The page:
Stay up to date on all the latest from Hey Teach: Get periodic emails that include exclusive content, special guides, and other great resources you won’t find anywhere else!
The resources to thrive—and the laughs to survive—as an educator.
Networking for Teachers: 7 People and Places to Turn To
Volunteer and connect with other teachers you know before you chart your next career move.
Networking for teachers is the best way to find a job in the competitive world of teaching. Here are some tried and true ways networking can help you nail down the teaching position of your dreams.
Almost all your professors were, or still are, teachers or administrators in a school district, which means they are great for networking. I work as an adjunct professor in the Graduate School of Education at a local college, and several of my students have contacted me to inquire about jobs in my district. Kelly was in my graduate school class about seven years ago; she now teaches biology at the high school where I work. Alesia, another one of my students, started off as a paraprofessional in my district, and this year, she has her own third-grade classroom. There's a good chance that your professors have connections across the country and are great networking sources, too.
Your Alma Mater
There's nothing that pleases me more than seeing the students I once taught in high school coming back to teach in our district. These former students are uniquely qualified to understand the issues at our school, and they're better able to relate to our students.
Prospective teachers should check their former school's website for job positions, and reach out to former teachers, principals, and vice principals.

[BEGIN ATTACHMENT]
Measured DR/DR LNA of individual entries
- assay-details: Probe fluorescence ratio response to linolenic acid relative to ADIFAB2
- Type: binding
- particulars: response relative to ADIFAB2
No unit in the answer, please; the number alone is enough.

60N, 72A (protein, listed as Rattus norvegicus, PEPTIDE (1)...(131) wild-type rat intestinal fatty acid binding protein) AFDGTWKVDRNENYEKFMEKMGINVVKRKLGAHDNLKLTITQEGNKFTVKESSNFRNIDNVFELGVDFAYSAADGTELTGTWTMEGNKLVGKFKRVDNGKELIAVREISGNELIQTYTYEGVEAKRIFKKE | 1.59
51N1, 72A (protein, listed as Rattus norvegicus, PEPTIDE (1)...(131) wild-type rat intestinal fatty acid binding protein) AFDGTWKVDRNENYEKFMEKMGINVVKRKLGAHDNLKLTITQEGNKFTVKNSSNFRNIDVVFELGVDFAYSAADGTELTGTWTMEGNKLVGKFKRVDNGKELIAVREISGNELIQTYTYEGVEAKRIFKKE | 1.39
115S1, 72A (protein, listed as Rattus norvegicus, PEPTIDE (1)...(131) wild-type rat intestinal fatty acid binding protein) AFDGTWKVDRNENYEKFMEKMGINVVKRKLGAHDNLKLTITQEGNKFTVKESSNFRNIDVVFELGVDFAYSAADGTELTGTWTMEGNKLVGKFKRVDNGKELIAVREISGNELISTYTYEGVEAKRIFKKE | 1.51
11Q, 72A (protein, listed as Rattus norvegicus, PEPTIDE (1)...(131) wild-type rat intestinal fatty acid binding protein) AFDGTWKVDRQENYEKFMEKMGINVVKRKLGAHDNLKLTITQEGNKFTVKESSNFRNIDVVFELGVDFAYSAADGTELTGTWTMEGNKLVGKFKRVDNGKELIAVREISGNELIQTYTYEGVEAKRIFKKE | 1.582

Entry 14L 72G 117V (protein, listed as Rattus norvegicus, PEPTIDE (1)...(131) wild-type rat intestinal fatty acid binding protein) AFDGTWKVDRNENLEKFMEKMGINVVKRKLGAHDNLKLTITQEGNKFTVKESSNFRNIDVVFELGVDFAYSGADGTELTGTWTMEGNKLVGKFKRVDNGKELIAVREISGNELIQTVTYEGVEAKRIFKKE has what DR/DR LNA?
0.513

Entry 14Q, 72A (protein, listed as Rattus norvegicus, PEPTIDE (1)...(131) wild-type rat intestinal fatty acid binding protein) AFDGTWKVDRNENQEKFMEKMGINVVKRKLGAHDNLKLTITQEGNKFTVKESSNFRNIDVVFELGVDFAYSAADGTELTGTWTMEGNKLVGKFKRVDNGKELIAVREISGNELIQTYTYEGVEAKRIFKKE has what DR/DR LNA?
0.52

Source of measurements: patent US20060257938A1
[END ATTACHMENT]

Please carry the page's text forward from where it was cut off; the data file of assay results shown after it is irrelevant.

The School Where You Student-Taught
Utilizing connections from student teaching is how I secured my current teaching position nearly 23 years ago. I worked well with my mentor-teacher, Ms. DiMasi, who was a huge help in preparing me to be a teacher, and I worked hard to be an effective and competent teacher in the classroom. A year later, when an English language arts teaching position opened up, I was hired, and I've been teaching at that high school ever since.
Angela, one of my recent graduate school students, was anxious to begin teaching, but she didn't have her certification yet. She applied to teach at a small Catholic school near her home and got the job. Although the salary was small, Angela will gain valuable teaching experience, and she will build her resume. When she does earn her certification, that practical work experience will not only help her get a job, it will help her keep it.
Before I became a public school teacher, I taught at an alternative school for students who had dropped out of high school. I helped students earn their general education diploma, and I had a significant amount of autonomy in my classroom. The students I worked with faced a great deal of adversity in their lives, and there were often behavioral challenges. When I got a job in a public high school a year later, my alternative-school experience was invaluable. I felt like I was ready for anything, and, essentially, I was.
This is a great way to gain experience and bulk up your resume. My friend, Victoria, knew English language arts teaching positions were hard to come by, so she decided to volunteer and teach English in Costa Rica for a year. Other teachers I know have volunteered as paraprofessionals and teaching assistants.
Read this next
Teachers Join Education Twitter Chats to Learn, Collaborate, and Grow
Learn more ›
Networking for teachers is just as important as it is in other professions. So when you're ready for a teaching position, these simple steps can help.